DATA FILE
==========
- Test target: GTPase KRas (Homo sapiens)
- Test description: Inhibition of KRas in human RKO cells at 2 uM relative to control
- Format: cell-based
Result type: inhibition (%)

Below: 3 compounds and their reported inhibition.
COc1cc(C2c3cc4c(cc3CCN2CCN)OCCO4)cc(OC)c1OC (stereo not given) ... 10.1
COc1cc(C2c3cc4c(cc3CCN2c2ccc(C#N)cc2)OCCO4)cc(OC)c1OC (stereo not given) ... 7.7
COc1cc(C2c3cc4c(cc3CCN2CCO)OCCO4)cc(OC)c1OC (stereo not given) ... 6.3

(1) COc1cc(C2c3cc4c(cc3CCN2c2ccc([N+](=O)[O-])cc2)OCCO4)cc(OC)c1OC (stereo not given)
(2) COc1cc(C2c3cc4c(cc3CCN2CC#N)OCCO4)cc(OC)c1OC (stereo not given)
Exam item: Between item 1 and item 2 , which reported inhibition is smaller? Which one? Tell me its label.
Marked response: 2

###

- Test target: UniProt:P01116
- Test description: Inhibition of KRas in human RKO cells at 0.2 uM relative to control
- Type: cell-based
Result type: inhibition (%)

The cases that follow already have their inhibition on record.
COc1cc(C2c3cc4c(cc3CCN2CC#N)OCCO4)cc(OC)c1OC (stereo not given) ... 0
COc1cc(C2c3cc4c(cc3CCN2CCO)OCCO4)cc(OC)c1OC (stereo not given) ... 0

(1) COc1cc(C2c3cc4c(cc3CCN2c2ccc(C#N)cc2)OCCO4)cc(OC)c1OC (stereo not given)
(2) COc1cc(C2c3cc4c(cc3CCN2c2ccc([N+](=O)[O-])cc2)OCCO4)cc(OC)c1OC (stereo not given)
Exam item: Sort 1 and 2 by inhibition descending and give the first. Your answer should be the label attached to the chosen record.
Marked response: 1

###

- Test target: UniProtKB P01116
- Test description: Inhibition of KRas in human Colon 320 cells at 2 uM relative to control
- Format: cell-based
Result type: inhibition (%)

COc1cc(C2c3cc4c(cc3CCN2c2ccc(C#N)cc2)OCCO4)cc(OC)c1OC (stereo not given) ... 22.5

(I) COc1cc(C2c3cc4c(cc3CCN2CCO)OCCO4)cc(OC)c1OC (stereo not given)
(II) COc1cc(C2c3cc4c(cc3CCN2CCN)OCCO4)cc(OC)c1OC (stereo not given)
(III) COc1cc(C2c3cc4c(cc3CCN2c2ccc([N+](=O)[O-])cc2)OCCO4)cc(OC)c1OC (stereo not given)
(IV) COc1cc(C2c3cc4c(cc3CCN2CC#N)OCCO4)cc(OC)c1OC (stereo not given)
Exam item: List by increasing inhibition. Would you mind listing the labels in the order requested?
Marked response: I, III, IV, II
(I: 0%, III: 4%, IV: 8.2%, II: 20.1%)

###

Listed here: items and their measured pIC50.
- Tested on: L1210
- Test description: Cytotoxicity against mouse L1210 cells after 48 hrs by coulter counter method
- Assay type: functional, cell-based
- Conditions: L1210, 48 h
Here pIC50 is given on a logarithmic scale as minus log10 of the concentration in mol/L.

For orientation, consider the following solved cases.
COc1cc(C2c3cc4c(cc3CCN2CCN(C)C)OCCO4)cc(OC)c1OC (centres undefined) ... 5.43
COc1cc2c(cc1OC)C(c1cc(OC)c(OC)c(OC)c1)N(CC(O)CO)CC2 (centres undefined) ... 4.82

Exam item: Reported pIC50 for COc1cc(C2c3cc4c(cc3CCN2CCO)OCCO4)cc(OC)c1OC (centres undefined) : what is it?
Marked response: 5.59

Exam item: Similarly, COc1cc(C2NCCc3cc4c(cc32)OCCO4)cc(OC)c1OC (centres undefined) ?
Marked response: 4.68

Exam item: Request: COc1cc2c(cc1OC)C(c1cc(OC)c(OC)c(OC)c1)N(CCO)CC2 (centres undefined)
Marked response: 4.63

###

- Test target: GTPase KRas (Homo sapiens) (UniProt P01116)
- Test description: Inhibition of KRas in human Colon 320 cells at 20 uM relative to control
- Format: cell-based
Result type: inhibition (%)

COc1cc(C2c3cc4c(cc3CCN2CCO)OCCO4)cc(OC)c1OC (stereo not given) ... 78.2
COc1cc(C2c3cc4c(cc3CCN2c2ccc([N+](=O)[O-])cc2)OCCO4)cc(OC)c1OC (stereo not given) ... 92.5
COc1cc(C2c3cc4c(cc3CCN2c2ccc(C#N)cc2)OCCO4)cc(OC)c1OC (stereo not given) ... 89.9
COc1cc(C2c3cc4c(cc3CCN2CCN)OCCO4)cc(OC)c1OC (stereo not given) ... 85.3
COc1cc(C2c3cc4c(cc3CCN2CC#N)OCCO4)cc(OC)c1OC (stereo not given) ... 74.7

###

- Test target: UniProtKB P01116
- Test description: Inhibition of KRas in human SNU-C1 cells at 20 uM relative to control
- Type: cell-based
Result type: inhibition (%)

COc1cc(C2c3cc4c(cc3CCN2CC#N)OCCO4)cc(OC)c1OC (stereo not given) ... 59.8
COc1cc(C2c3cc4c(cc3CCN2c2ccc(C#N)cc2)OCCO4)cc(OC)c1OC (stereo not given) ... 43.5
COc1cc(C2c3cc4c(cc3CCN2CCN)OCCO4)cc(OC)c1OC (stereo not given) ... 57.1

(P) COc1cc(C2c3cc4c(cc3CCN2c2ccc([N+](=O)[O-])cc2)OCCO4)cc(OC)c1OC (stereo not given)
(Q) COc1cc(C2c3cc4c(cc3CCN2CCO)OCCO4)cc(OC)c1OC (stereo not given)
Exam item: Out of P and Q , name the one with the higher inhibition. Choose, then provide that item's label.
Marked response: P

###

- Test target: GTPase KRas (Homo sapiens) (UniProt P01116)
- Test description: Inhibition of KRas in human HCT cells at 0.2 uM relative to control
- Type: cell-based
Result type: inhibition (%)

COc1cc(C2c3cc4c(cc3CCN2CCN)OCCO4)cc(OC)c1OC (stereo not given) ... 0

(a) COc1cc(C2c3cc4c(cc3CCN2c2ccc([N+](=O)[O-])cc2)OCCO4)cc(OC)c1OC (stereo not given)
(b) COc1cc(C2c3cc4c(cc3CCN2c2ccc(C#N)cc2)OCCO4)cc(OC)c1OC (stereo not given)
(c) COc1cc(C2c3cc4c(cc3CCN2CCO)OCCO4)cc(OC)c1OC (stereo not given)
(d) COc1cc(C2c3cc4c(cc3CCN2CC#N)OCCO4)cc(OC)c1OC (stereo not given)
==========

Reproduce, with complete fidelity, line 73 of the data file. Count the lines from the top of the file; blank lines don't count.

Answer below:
(Q) COc1cc(C2c3cc4c(cc3CCN2CCO)OCCO4)cc(OC)c1OC (stereo not given)